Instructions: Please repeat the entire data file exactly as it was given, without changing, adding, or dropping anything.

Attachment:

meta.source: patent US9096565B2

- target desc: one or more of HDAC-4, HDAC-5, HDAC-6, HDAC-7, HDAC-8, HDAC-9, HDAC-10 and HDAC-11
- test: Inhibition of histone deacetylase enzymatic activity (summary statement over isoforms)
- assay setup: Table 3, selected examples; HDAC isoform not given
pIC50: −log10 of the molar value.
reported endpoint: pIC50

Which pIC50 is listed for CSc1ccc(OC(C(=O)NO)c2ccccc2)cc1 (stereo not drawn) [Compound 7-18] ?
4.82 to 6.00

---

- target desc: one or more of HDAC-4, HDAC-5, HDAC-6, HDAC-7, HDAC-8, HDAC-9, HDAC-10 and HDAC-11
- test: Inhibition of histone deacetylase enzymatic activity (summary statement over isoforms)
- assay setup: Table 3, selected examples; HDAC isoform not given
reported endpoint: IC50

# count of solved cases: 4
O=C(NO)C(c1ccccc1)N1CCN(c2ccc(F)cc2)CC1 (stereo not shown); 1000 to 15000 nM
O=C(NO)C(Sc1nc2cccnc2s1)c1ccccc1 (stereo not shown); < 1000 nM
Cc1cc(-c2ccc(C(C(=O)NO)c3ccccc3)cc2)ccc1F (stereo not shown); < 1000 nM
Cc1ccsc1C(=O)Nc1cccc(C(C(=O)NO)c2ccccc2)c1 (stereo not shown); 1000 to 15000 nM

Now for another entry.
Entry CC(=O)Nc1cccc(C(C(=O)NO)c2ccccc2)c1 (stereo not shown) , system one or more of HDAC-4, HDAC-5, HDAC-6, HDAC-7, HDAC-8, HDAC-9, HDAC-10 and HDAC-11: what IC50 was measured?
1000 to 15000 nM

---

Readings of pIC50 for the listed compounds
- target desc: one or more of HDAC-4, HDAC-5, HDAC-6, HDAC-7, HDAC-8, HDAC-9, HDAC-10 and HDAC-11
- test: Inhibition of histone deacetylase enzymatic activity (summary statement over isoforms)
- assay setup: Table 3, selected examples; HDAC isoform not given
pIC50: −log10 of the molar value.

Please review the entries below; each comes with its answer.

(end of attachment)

meta.source: patent US9096565B2

- target desc: one or more of HDAC-4, HDAC-5, HDAC-6, HDAC-7, HDAC-8, HDAC-9, HDAC-10 and HDAC-11
- test: Inhibition of histone deacetylase enzymatic activity (summary statement over isoforms)
- assay setup: Table 3, selected examples; HDAC isoform not given
pIC50: −log10 of the molar value.
reported endpoint: pIC50

Which pIC50 is listed for CSc1ccc(OC(C(=O)NO)c2ccccc2)cc1 (stereo not drawn) [Compound 7-18] ?
4.82 to 6.00

---

- target desc: one or more of HDAC-4, HDAC-5, HDAC-6, HDAC-7, HDAC-8, HDAC-9, HDAC-10 and HDAC-11
- test: Inhibition of histone deacetylase enzymatic activity (summary statement over isoforms)
- assay setup: Table 3, selected examples; HDAC isoform not given
reported endpoint: IC50

# count of solved cases: 4
O=C(NO)C(c1ccccc1)N1CCN(c2ccc(F)cc2)CC1 (stereo not shown); 1000 to 15000 nM
O=C(NO)C(Sc1nc2cccnc2s1)c1ccccc1 (stereo not shown); < 1000 nM
Cc1cc(-c2ccc(C(C(=O)NO)c3ccccc3)cc2)ccc1F (stereo not shown); < 1000 nM
Cc1ccsc1C(=O)Nc1cccc(C(C(=O)NO)c2ccccc2)c1 (stereo not shown); 1000 to 15000 nM

Now for another entry.
Entry CC(=O)Nc1cccc(C(C(=O)NO)c2ccccc2)c1 (stereo not shown) , system one or more of HDAC-4, HDAC-5, HDAC-6, HDAC-7, HDAC-8, HDAC-9, HDAC-10 and HDAC-11: what IC50 was measured?
1000 to 15000 nM

---

Readings of pIC50 for the listed compounds
- target desc: one or more of HDAC-4, HDAC-5, HDAC-6, HDAC-7, HDAC-8, HDAC-9, HDAC-10 and HDAC-11
- test: Inhibition of histone deacetylase enzymatic activity (summary statement over isoforms)
- assay setup: Table 3, selected examples; HDAC isoform not given
pIC50: −log10 of the molar value.

Please review the entries below; each comes with its answer.